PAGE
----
Carney Hospital

2100 Dorchester Avenue, Dorchester, MA 02124

H1N1 Flu (Swine Flu) - Caritas Christi Monitoring Status

H1N1 Flu (Swine Flu) - Caritas Christi Monitoring Status

Caritas Christi has been carefully following the status of the H1N1 flu since it first arrived in the United States in April.  Caritas will continue to monitor this situation and provide updates and additional information that may be helpful to you, as it becomes available.   We also will make information available via this toll-free number:  866-471-8340.

H1N1 links you may find useful:

The Centers for Disease Control and Prevention (CDC): 

The Massachusetts Department of Public Health:

The Boston Public Health Commission:

What You Need To Know

A great deal has been reported in the media lately about cases of H1N1 flu being reported in the United States.  To help you understand what this means to you, Caritas Christi has put together answers to some questions you may have on the topic.

  1. What is H1N1 flu (swine flu)?
    H1N1 flu is a respiratory disease in pigs caused by a type of influenza virus. Outbreaks of H1N1 flu happen regularly in pigs, but usually not in people, although human infections can and do happen.
  2. What are the symptoms of H1N1 flu in people?
    Symptoms are very similar to the ordinary, seasonal flu with fever, body aches, cough, runny nose, sore throat, headache, chills, fatigue and decreased appetite. Some people also have reported diarrhea and vomiting.
  3. Is H1N1 flu contagious?
    Yes. The Centers for Disease Control (CDC) has found that this virus is contagious and is spreading from human to human.  People who have H1N1 flu should be considered potentially contagious for up to seven days after getting sick. Children, especially younger children, might be contagious longer.
  4. How widespread is it?
    In recent weeks, thousands of cases have been reported across the United States and around the world; hundreds here in New England. 
  5. How would I know if I have H1N1 flu?
    If you have flu symptoms as described above, and especially if you have been in contact with someone who has had H1N1 flu, contact your physician.  He or she will decide what type of testing and treatment you may need.  If you need help finding a physician to see you, call the Caritas DoctorFinder at 1-800-488-5959 or at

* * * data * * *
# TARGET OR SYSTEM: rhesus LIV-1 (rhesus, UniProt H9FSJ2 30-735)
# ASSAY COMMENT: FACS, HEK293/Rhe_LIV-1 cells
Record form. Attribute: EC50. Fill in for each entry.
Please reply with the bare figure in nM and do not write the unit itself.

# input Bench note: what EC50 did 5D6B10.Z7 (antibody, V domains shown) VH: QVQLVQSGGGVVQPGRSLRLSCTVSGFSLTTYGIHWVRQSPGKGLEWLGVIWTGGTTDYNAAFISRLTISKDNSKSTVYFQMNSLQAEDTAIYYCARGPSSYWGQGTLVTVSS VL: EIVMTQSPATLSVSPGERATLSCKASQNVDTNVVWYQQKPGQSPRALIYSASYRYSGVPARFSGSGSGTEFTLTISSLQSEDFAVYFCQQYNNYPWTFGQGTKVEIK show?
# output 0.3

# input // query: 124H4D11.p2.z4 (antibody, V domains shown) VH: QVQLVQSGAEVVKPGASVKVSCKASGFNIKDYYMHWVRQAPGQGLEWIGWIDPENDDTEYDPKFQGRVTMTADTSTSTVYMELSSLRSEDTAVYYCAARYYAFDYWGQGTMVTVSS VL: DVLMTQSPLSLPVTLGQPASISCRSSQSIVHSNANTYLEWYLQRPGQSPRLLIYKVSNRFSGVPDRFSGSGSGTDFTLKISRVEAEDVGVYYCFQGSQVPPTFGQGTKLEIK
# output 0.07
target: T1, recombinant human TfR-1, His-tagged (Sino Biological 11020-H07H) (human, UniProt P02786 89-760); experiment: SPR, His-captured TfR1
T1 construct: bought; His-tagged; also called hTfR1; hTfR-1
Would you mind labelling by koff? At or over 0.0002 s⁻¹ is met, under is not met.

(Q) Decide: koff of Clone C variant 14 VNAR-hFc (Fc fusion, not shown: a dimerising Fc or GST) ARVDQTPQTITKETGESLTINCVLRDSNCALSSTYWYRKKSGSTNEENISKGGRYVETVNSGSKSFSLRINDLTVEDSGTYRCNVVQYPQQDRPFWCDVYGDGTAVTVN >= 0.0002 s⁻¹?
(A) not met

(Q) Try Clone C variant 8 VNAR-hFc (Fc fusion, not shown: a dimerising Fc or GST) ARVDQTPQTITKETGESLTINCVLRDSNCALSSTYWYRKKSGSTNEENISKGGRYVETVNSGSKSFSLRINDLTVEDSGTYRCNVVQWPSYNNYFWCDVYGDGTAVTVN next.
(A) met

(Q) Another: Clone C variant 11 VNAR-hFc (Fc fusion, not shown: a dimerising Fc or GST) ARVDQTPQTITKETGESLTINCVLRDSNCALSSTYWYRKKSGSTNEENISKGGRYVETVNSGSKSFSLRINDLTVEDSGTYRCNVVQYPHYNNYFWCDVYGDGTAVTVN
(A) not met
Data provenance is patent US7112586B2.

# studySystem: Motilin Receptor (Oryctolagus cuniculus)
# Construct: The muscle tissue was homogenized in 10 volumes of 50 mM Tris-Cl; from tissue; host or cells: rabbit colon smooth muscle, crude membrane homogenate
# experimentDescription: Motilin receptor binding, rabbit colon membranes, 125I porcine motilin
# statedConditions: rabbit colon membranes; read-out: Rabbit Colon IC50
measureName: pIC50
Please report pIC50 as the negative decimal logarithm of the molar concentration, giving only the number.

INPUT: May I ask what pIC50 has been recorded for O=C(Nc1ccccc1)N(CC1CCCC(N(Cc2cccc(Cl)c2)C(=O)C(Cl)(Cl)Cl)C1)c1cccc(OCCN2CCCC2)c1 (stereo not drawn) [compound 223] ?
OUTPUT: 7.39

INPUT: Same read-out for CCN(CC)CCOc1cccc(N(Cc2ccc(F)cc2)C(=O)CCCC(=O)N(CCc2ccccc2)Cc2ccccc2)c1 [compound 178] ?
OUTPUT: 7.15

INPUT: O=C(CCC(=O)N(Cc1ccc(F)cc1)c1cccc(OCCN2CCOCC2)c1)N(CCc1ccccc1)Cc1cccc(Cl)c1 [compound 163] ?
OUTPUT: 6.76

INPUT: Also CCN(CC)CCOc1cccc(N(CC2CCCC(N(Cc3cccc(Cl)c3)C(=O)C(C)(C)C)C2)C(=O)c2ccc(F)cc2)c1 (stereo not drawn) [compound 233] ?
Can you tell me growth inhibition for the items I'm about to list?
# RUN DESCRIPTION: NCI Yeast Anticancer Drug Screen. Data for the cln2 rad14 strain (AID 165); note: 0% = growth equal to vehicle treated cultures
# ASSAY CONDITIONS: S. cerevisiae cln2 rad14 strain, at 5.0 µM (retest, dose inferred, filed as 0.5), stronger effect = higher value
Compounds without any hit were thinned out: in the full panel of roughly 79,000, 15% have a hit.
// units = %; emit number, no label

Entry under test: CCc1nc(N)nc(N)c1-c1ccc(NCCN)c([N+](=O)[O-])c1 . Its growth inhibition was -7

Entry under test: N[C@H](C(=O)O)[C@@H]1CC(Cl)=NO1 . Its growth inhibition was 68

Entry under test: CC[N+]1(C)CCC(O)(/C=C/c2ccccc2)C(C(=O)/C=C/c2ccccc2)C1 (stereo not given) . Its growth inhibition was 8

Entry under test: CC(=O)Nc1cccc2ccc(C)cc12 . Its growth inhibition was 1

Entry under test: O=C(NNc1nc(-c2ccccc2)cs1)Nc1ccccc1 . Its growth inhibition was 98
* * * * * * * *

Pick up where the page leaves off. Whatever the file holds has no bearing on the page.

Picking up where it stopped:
6. Is H1N1 flu treatable?
    People sick with any type of flu should make sure to drink enough fluids, get plenty of rest, eat healthy foods, wash hands frequently and stay home to avoid spreading the flu to other people. The kinds of drugs used to treat seasonal flu, called antivirals, can also be used to treat H1N1 flu.
  7. Will the flu vaccine I got this year protect me from H1N1 flu?
    It is unlikely, but not fully known if this year’s flu vaccine will protect against H1N1 flu.
  8. How can I protect myself and others from H1N1 flu?
    To protect yourself and prevent the spread of H1N1 flu: 
  • Avoid hugging, kissing, or shaking hands with anyone who has a cold or the flu.
  • Wash your hands often with soap and warm water, or use an alcohol-based hand sanitizer, especially after coughing or sneezing.
  • Avoid touching your nose, mouth or eyes.
  • Clean things that are touched often like door handles, telephones, etc. 
  • If you get sick with a flu-like illness, stay home from work and school and avoid contact with others so the virus does not spread.

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